3. Hay. For good quality hay, harvest sudans and sorghums before heads emerge or when they are 30-40 inches tall. These hays will contain slightly less protein than alfalfa hay and as much energy as good quality alfalfa hay. Use of a conditioner will aid in field drying. Field drying will usually take several days to dry to satisfactory levels.

  4. Silage. Forage sorghums for silage usually have about 75 percent of the energy value of corn silage per unit of dry matter, while other summer annual grasses have 60-75 percent of the value of corn silage. Most summer annuals need to be wilted or mixed with dry feeds to make satisfactory silage. Silage is often cut after frost to reduce moisture, especially with forage sorghums.

Seedbed preparation

A firm, well-prepared seed bed is needed for good seed-soil contact and rapid germination. Conventional, minimum, or no-till drilling can be used for establishment.

Date of seeding

Sudangrass and sorghum are warm-season grasses. Seed should be planted into soils when average soil temperature is above 60°F. Plan the seeding date to produce desirable feed when needed. Stagger planting dates to aid rotational grazing. It takes at least six weeks after planting before usable forage is available. Later plantings will result in lower yields due to summer droughts and fall frosts.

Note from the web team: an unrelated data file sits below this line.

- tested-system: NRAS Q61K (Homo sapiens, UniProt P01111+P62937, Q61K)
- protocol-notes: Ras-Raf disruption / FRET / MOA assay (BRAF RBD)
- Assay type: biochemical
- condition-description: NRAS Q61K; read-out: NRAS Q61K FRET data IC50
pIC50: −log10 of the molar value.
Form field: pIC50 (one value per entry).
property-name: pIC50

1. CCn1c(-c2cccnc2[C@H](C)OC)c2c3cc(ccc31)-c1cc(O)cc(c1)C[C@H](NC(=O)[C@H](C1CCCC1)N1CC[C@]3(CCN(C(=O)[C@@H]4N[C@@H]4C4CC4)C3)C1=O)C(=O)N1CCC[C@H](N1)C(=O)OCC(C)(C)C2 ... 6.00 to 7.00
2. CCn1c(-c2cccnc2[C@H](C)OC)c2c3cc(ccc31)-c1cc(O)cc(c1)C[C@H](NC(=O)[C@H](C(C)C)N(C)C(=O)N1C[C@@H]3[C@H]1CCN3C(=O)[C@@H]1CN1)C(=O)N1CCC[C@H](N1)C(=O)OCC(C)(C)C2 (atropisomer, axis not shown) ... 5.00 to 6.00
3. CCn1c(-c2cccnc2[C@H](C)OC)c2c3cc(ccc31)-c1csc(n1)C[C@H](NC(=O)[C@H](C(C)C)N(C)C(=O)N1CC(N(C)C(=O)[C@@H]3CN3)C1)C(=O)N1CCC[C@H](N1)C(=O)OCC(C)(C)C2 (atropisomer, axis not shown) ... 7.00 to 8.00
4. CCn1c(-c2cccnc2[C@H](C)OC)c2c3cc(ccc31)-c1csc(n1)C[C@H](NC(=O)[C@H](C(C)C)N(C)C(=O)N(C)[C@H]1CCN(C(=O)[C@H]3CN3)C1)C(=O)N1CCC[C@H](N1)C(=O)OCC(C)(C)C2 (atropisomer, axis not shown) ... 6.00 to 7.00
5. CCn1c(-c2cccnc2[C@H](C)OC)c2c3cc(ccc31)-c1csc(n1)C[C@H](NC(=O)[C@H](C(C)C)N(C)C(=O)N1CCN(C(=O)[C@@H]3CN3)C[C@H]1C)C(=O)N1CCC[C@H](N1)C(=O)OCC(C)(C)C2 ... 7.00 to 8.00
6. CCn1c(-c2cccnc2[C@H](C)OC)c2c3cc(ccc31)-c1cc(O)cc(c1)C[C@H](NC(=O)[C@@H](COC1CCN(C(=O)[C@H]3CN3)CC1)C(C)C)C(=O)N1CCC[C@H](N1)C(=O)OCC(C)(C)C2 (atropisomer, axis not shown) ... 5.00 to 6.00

Planting rates

Recommended planting rates depend on row spacing. Broadcast and narrow-row spacing are preferred for sudangrass and sorghum-sudangrass hybrids because they result in shorter plants with finer stems. Total forage yield will be similar for different row spacing because sorghums and sudangrasses tiller. Removing the primary growing point at the first cutting enhances tillering. First-cut yields are usually higher for broadcast or narrow-row seedings than for 20- 40 inch rows. If planting with a grain drill, plant 15 to 20 lbs/acre seed of pearl, German, Japanese or Siberian millet. Forage sorghums should be planted at 12-15 lbs/acre with a grain drill. Use 6-12 lbs/acre for pearl millet. Sudangrass and sorghum-sudangrass are seeded at 20-30 lbs/acre in 7 inch rows with a grain drill. Higher seeding rates help in producing finer stems, which is desirable for grazing and hay.

Planting depth

Seed to a depth of 1-2 inches, depending on soil moisture conditions. Seeds planted too deep do not emerge well and poor stands may result.


Summer annual grasses have fertilizer requirements similar to those of corn. With rapid growth, apply sufficient nitrogen at planting to ensure establishment and high first-cutting or grazing yields. Apply 40-80 pounds of nitrogen per acre at planting and an additional 50 pounds after the first cutting or grazing. Phosphorus and Potassium should be applied based upon soil test recommendations.